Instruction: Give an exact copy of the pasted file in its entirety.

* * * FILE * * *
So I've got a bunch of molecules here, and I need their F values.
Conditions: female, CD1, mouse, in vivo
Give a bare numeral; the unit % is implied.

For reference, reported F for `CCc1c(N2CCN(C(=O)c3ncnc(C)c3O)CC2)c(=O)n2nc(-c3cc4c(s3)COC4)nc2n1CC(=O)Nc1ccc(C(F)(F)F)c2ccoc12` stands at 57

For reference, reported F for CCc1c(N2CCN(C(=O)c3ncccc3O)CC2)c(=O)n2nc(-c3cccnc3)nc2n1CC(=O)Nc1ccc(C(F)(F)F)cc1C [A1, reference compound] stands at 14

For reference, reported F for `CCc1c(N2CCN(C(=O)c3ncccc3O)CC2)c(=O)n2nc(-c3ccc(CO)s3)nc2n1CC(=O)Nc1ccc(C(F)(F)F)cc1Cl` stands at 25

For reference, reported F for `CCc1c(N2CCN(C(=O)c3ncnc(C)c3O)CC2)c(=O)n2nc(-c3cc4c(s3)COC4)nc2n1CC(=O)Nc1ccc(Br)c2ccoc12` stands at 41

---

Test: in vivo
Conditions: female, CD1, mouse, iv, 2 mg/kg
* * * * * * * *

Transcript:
So I've got a bunch of molecules here, and I need their F values.
Conditions: female, CD1, mouse, in vivo
Give a bare numeral; the unit % is implied.

For reference, reported F for `CCc1c(N2CCN(C(=O)c3ncnc(C)c3O)CC2)c(=O)n2nc(-c3cc4c(s3)COC4)nc2n1CC(=O)Nc1ccc(C(F)(F)F)c2ccoc12` stands at 57

For reference, reported F for CCc1c(N2CCN(C(=O)c3ncccc3O)CC2)c(=O)n2nc(-c3cccnc3)nc2n1CC(=O)Nc1ccc(C(F)(F)F)cc1C [A1, reference compound] stands at 14

For reference, reported F for `CCc1c(N2CCN(C(=O)c3ncccc3O)CC2)c(=O)n2nc(-c3ccc(CO)s3)nc2n1CC(=O)Nc1ccc(C(F)(F)F)cc1Cl` stands at 25

For reference, reported F for `CCc1c(N2CCN(C(=O)c3ncnc(C)c3O)CC2)c(=O)n2nc(-c3cc4c(s3)COC4)nc2n1CC(=O)Nc1ccc(Br)c2ccoc12` stands at 41

---

Test: in vivo
Conditions: female, CD1, mouse, iv, 2 mg/kg